02 September, 2008

Mad Men's Twittergate

I got to thinking recently. For the good of mankind, this doesn't happen often.

It was about AMC's short-lived (and short-sighted) temper tantrum over the Twitter accounts that popped up featuring characters from Mad Men. If you have no idea what I'm talking about, stop reading now and click on this video of a guy falling off a ladder; you'll enjoy it more.

So, I was thinking. This could be one of the first bonafide shots across the bow of that recently launched little sailboat we like to call social media. While no one can honestly say where it's headed, we can be sure it'll sink a lot of brands if they continue to approach it like a guy playing the piano wearing catcher's mitts.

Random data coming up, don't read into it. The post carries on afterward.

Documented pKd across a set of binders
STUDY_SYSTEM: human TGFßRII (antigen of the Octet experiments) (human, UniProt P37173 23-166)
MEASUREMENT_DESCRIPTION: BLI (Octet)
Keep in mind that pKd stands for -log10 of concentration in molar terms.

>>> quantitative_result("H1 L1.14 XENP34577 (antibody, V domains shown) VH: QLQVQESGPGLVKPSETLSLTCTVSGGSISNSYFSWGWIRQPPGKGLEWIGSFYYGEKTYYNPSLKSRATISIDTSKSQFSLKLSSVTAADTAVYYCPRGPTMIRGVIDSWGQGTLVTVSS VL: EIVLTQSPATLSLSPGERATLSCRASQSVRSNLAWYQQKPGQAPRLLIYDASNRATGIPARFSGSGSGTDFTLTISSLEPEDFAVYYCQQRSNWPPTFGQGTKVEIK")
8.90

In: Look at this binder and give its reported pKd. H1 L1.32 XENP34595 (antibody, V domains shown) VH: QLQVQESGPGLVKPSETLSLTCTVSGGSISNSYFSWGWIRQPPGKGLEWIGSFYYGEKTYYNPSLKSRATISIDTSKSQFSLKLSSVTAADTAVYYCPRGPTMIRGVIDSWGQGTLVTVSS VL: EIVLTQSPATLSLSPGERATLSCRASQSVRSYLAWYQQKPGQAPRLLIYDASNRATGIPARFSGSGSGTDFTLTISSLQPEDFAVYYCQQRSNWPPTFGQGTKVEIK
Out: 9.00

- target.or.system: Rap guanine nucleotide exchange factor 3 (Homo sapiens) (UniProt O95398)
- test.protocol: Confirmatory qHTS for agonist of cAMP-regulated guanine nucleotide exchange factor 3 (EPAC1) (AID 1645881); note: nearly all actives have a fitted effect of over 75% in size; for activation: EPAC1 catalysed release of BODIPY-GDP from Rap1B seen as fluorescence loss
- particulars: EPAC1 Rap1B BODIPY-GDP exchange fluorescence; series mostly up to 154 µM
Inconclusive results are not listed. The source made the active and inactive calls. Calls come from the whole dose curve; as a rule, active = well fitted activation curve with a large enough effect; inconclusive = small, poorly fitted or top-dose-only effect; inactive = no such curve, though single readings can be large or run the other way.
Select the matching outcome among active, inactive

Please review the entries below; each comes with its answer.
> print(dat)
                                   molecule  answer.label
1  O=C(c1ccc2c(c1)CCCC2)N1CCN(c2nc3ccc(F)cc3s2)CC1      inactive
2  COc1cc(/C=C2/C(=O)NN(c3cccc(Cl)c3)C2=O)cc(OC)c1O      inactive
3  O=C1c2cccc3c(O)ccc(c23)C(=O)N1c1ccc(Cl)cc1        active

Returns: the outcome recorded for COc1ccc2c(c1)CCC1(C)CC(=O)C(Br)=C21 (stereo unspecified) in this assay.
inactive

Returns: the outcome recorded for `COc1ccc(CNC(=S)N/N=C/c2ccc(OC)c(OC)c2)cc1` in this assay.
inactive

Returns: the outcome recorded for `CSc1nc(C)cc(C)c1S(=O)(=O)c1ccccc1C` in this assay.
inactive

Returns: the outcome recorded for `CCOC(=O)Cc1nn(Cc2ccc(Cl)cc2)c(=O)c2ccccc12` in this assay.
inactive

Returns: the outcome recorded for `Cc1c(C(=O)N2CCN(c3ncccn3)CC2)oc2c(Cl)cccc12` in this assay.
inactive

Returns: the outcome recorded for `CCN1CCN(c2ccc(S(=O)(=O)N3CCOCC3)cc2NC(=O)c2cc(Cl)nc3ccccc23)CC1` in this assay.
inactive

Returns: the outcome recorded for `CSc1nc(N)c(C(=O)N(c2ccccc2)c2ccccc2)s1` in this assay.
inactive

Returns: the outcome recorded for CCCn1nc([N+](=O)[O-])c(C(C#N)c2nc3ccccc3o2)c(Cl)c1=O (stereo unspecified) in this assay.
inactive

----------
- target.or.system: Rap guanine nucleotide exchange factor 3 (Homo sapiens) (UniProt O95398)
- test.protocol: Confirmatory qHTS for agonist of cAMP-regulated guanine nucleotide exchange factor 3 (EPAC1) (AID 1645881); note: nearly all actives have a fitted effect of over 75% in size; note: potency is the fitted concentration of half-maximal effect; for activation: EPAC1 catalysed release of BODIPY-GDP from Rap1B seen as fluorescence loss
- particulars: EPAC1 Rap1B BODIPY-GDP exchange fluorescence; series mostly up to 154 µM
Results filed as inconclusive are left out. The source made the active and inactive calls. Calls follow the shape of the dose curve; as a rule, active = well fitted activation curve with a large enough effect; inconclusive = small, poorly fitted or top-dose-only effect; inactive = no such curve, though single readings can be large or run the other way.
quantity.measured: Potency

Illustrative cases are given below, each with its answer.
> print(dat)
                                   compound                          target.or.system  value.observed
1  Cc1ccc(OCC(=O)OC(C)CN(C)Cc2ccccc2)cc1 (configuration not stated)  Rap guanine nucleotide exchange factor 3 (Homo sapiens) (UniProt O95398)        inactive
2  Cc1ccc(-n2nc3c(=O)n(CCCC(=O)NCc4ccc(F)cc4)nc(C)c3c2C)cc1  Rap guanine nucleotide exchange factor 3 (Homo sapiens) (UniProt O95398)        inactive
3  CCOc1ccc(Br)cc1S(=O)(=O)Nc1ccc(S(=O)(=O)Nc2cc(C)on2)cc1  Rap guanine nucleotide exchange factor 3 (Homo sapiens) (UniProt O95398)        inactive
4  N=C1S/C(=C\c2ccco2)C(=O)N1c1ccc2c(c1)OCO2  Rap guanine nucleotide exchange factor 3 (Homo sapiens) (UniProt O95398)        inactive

Don't get me wrong. Twitter isn't the Second Coming. Hell, 90% of the people I've spoken to have never heard of it. But it's an important piece of brand conversation, and more importantly, it's a perfect platform for consumer evangelism. With Mad Men, you've got fans so rabid for the franchise that they're willing to spend time talking about it, immersing themselves in it. So naturally, you do the logical thing: sic the lawyers on 'em (well, on Twitter anyway).

It's sad and absurd. So many brands still can't grasp the notion that, to bring in the ever-evolving consumer, they have to let the consumer take over the conversation now and then. Let out the trot line a little. Take a risk.

Part of forging any lasting relationship is conceding some control.

It's about trust. It's about caring as much about a customer's satisfaction as they do about their money. And it's what will separate their business model from that of prostitutes and pyramid schemes. Because, you know, they have business models, too.

Speaking of Mad Men: The Real (Lame-o) Sterling-Cooper; Don Draper gets me hot and bothered; Mad, black, and not gonna take it anymore.

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